December 06, 2016
The Panama Papers were a treasure trove of information about corporate shell games. That kind of massive-scale disclosure would have been impossible in earlier eras, before everything was digitally archived and could be leaked across the ocean at light speed. Imagine if all such hidden archives were to come out—the entire iceberg lifted into the open.
Let’s check ourselves, though. For one thing, the information wouldn’t be self-explanatory; it would require an army of investigators—journalistic and forensic—to break it down. And, for another, are we that comfortable with private information being forcibly made public?
To some extent we don’t mind making our own information public. We may have reservations in principle, but in practice most of us click the terms of service without a thought and proceed to open our lives to the scrutiny of social media and its gatekeepers. For better or worse, there has been a big shift in our expectations about what privacy means.
This suggests that, in thinking about how to hold individuals and institutions accountable, we might look in a different direction than the fantasy of a universal leak. As our expectations change in response to practices of sharing information, they drive the development of those practices further. So if we like the idea of transparency, how can we enact it?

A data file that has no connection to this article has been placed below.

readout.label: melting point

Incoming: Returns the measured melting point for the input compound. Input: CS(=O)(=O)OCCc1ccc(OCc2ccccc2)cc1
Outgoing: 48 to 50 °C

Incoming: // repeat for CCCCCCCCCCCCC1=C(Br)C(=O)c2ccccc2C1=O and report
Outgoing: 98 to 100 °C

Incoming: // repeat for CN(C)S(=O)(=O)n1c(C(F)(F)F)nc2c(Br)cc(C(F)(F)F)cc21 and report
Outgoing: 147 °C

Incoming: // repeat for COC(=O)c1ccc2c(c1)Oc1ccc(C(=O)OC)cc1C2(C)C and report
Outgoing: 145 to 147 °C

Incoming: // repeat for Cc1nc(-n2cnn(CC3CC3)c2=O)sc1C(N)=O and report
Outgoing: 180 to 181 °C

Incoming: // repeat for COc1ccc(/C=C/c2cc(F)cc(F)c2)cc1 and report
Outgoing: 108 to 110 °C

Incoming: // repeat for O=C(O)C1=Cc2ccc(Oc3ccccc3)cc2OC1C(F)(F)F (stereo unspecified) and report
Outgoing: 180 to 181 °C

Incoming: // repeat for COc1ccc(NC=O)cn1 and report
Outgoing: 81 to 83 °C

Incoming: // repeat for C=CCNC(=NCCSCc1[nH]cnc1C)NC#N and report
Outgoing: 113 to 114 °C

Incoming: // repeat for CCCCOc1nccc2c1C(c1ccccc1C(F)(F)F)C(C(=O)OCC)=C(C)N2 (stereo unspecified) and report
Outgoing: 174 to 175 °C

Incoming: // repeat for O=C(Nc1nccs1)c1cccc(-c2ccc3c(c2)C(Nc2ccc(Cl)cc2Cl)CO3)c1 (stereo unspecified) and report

Incrementally, perhaps entrepreneurially. With the technological apparatus now available to us, we might devise systems to encourage the sharing of information about, say, corporate ownership, or corrupt practices. The word isn’t quite right—social media don’t “encourage” us to share information; they invite us, seduce us, give us a platform on which our sharing is meaningful to us, and where the information shared is meaningful to others. Can sharing the minutiae of compliance ever come to be that satisfying—even addictive?
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